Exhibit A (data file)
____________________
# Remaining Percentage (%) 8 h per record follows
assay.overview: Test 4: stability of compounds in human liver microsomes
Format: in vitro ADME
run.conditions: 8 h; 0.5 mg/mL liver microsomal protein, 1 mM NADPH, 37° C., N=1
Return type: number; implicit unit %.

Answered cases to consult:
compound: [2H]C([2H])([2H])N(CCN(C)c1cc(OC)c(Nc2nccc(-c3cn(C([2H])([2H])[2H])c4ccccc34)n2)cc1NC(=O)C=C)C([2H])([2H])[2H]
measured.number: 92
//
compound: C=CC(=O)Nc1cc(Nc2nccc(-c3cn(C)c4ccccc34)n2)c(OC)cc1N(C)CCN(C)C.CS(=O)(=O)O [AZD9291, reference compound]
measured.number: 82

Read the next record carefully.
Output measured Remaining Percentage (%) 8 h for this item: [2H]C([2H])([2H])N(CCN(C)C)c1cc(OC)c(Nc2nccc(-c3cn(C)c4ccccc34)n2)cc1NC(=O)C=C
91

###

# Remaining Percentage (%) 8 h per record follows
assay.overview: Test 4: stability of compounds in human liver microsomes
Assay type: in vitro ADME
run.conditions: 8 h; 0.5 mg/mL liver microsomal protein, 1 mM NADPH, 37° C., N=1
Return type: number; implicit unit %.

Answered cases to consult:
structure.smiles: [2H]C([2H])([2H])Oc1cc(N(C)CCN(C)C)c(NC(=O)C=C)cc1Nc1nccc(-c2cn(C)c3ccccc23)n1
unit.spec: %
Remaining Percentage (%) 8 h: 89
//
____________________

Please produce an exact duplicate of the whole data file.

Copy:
# Remaining Percentage (%) 8 h per record follows
assay.overview: Test 4: stability of compounds in human liver microsomes
Format: in vitro ADME
run.conditions: 8 h; 0.5 mg/mL liver microsomal protein, 1 mM NADPH, 37° C., N=1
Return type: number; implicit unit %.

Answered cases to consult:
compound: [2H]C([2H])([2H])N(CCN(C)c1cc(OC)c(Nc2nccc(-c3cn(C([2H])([2H])[2H])c4ccccc34)n2)cc1NC(=O)C=C)C([2H])([2H])[2H]
measured.number: 92
//
compound: C=CC(=O)Nc1cc(Nc2nccc(-c3cn(C)c4ccccc34)n2)c(OC)cc1N(C)CCN(C)C.CS(=O)(=O)O [AZD9291, reference compound]
measured.number: 82

Read the next record carefully.
Output measured Remaining Percentage (%) 8 h for this item: [2H]C([2H])([2H])N(CCN(C)C)c1cc(OC)c(Nc2nccc(-c3cn(C)c4ccccc34)n2)cc1NC(=O)C=C
91

###

# Remaining Percentage (%) 8 h per record follows
assay.overview: Test 4: stability of compounds in human liver microsomes
Assay type: in vitro ADME
run.conditions: 8 h; 0.5 mg/mL liver microsomal protein, 1 mM NADPH, 37° C., N=1
Return type: number; implicit unit %.

Answered cases to consult:
structure.smiles: [2H]C([2H])([2H])Oc1cc(N(C)CCN(C)C)c(NC(=O)C=C)cc1Nc1nccc(-c2cn(C)c3ccccc23)n1
unit.spec: %
Remaining Percentage (%) 8 h: 89
//